A report by the Drug Policy Alliance has called for law enforcement to try a different approach to dealing with drug users and sellers, looking at the root causes of selling and using drugs. According to a UC Davis Law Review paper, drug laws primarily are aimed at people selling small amounts and do not tend to catch major distributors.

Have study drugs left your college student facing legal trouble?

When the University of Maryland accepted your child, you likely could not have been prouder. Like most other parents, you probably had visions of him or her attending classes, lounging outside studying, making new friends, joining clubs, reaching academic achievement and generally having a full college experience.

What you may not have anticipated, however, is that college experience resulting in criminal charges. Though you may have worried that your children may consume alcohol at parties or make other irresponsible decisions, you may not have considered the possibility of him or her using someone else's prescription medication in efforts to stay focused.

Officers relying on unreliable forensic tool

People in Maryland who the police suspect of possibly committing crimes might be asked to write statements about what they remember from the incidents. Law enforcement officers use these statements when they build their cases. However, most people might not realize that some police departments use a forensic tool called Scientific Content Analysis or SCAN to analyze the written statements to purportedly detect deception.

SCAN is a system that was developed by a former officer in Israeli intelligence. It is offered by a company called the Laboratory for Scientific Information or LSI. While the company has long touted SCAN as providing a highly accurate analytical method for detecting falsehoods, experts state that the claims are not supported by scientific evidence.

Law enforcement still impacts blacks heavily despite improvements

A study produced by the nonpartisan Council on Criminal Justice reported that the racial imbalances within the criminal justice system have improved over the past 16 years. Despite the narrowing of racial disparities among criminal defendants and inmates in Maryland and nationwide, blacks remain disproportionately represented within local jails and state prisons and among parolees and people on probation. In 2000, state prisons held 15 times more black people convicted of drug crimes than white people. By 2016, the ratio had dropped to 5 to 1.

Although crime statistics indicate less racial targeting in recent years, the criminal justice system remains heavy-handed with blacks according to the report. Prison sentences for black people have actually become longer for all types of crime although the overall rates of major crime categories have dropped.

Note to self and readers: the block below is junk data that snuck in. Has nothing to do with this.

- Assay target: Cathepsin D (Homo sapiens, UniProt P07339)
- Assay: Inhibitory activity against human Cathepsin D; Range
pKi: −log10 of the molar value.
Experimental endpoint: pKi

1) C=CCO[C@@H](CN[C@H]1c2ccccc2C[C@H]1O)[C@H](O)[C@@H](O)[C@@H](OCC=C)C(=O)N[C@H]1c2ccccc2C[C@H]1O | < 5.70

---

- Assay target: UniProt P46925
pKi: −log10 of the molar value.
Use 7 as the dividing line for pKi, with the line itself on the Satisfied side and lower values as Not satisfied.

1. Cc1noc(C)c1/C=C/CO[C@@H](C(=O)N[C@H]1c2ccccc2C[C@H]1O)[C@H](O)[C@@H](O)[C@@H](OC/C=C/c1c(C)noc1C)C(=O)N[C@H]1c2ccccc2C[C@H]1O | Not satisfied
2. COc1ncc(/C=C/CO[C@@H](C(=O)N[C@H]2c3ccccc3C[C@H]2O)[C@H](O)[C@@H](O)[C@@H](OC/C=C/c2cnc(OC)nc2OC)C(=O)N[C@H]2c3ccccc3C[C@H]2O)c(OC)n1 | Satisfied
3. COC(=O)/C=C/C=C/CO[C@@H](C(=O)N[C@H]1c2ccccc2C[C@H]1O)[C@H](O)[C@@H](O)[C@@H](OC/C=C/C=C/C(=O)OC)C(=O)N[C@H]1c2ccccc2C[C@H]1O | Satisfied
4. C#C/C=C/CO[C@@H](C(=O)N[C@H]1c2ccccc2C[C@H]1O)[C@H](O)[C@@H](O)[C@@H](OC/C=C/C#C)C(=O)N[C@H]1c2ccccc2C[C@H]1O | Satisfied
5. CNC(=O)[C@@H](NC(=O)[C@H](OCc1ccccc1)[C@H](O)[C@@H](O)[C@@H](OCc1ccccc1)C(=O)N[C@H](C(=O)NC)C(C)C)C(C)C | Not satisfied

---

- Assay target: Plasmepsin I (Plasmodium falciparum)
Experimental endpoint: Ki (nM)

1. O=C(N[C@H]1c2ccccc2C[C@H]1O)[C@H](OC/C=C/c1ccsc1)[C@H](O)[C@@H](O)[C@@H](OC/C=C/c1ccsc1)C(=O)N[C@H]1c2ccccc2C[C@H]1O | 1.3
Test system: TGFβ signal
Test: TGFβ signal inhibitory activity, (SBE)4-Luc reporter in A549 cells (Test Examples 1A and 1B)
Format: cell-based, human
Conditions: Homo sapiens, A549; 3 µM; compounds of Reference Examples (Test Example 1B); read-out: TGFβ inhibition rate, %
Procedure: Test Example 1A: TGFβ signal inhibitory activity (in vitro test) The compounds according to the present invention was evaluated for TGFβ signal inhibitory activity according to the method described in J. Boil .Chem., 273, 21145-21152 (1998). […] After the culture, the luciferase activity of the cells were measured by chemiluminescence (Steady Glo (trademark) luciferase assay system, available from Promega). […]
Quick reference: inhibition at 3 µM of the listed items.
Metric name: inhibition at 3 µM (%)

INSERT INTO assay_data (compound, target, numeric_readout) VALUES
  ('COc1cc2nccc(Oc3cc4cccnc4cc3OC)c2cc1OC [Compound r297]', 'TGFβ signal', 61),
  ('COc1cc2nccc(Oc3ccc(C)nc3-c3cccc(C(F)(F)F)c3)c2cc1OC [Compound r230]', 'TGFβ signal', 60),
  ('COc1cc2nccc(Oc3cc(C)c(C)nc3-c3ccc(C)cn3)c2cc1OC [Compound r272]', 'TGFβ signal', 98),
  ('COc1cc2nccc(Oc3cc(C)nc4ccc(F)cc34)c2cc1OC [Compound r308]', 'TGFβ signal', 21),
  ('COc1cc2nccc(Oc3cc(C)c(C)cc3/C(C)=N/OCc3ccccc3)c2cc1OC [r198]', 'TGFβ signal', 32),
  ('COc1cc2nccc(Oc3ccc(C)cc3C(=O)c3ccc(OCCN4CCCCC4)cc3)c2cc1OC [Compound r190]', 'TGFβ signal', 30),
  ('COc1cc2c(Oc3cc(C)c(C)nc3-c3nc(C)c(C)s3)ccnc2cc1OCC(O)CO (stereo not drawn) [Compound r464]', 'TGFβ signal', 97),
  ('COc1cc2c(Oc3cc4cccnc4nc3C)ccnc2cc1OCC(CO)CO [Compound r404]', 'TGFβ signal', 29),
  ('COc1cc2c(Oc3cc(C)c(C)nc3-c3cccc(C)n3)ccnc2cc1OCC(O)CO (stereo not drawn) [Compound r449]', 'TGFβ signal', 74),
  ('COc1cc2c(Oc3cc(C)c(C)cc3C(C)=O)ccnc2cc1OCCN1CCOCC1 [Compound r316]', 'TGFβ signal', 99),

A basic understanding of Maryland DUI laws

Any type of criminal charge is a direct detriment to your life. It can compromise your future, your personal freedom and your opportunities. This is true for drunk driving charges in Maryland, whether this is your first offense or you have previous convictions on your record.

If you are facing these types of criminal charges, it is in your interests to take your situation seriously. No matter the individual details of your case, there is a lot on the line for you. Thankfully, a conviction or entering a guilty plea are not your only options. You have the right to fight back and pursue a beneficial outcome to your case. Building the right defense strategy for your case can start by getting a better understanding of DUI/DWI laws in the state.

Rapper taken into custody on drug charges

According to federal authorities, rapper YGG Tay was taken into custody on drug charges at an apartment in Maryland. Authorities say that when he was taken into custody, he had $9,300 in his possession as well as a pistol. A search of his vehicle revealed a little more than 3 grams of heroin as well as a white substance.

YGG Tay was with two other people at the time that he was taken into custody, and those two individuals were also handed drug charges. Police searched the apartments of both of these individuals and found more drugs and items that could be used for manufacturing or distributing controlled substances. Among the items found were a mixing bowl, sifter and a scale. According to authorities, YGG Tay is believed to be providing heroin and cocaine to a gang called Trained to Go.